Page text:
However, don’t rely on tiny screens or micro views of daily appointments to do long-term planning. A good planner serves as goal tracker and project manager, and includes space for master lists of goals, projects, next actions and sequential tasks. A “big picture” calendar for scanning long-term horizons works best.

5. Scheduling: Balancing fixed and flexible time

Tasks on a list, without assigned times to complete them, won’t get done. It’s only an intention. Scheduling is a commitment. A calendar is essential as your “commitments manager” — where to be when, and what to work on when.

Time mastery is balancing fixed and flexible time, and prioritizing both. Apply the 80/20 rule here, recognizing that 20% of your time yields 80% of your results. Try time blocking 20% of your day for your most important work. Give that block 100% focus, schedule it during personal “peak time”, and commit to it as fixed, not flexible time.

Don’t overschedule. Assume tasks will take more time than you think (be pleasantly surprised if they don’t!), and schedule “cushions” between appointments, built-in breaks, and some empty space for the inevitable distractions, fires, or traffic jams. Also schedule down-time, fun time, and especially “unplugged” time.

A good practice is to keep a “5-minute knock-off list” of short reads, quick calls, notes to folks — tasks for brief wait times. Keep tools handy — Kindle or Pocket; a GTD-style context list for calls, note cards and stamps, messaging apps, and a capture tool.

Finally, remember to schedule time to think, be creative, and do nothing important!

6. Focusing: You interrupt yourself the most

If distractions, busywork, or low priority items are eroding your time, grab it back. Executing on your plan requires focus, flow, and your eye on results.

Turn off reminders and notifications robbing your attention and directing you to OPP email (that’s “Other People’s Priorities”). Define busywork as what’s not supporting your priorities (or return to steps 1, 2 and 3). Bolster focus with time blocking tools and monitor time-wasting browsing habits with time tracking plug-ins.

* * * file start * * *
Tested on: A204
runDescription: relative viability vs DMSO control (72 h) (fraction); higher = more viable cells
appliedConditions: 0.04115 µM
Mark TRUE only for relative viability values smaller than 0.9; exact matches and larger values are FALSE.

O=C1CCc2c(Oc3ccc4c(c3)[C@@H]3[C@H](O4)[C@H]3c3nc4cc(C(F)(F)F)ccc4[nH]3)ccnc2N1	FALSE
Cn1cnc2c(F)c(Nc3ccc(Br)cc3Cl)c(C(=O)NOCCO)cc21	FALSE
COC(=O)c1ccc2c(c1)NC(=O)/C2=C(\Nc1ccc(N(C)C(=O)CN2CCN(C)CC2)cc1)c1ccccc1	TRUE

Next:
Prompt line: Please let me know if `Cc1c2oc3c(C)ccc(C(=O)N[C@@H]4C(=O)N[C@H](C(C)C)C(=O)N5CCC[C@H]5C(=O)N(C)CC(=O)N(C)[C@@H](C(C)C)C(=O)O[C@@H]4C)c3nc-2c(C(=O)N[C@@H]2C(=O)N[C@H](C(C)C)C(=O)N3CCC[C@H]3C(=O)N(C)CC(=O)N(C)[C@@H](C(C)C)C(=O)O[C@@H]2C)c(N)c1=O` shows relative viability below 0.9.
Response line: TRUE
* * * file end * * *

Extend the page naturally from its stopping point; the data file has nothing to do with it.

Curbing digital distractions improves focus, but remember most interruptions come from yourself. Keep a capture tool handy to grab and park stray thoughts for later.

The best tool: Habit

Although we’d all like to find a magic-bullet to give us more time, the fact is apps are really secondary. The best tool is the power of your own habits to capture, prioritize, plan, schedule and execute based on your higher purpose — the results you want and the priorities you set.

Photo: Flickr / violscraper CC BY-NC 2.0

Jocelyn coverdale

Jocelyn Coverdale

A consultant, trainer, and international speaker working with busy, often overwhelmed professionals, helping them stay on top of the workload, not buried by it. Specializing in workplace productivity and Lean Office methodologies, she helps clients implement effective workflow; improve business processes; master schedules, projects and tasks; implement systems to find, leverage and share information; control email; and asses technology and digital tools to meet their needs. A Certified Productive Environment Specialist® and former IBM-certified Consultant and Trainer in Lotus Software, Jocelyn is owner of Ballantrae Solutions and its subsidiary company Tech Savvy Organizing, and a founding partner of Project Digital Sanity.

Visit Jocelyn's website Project Digital Sanity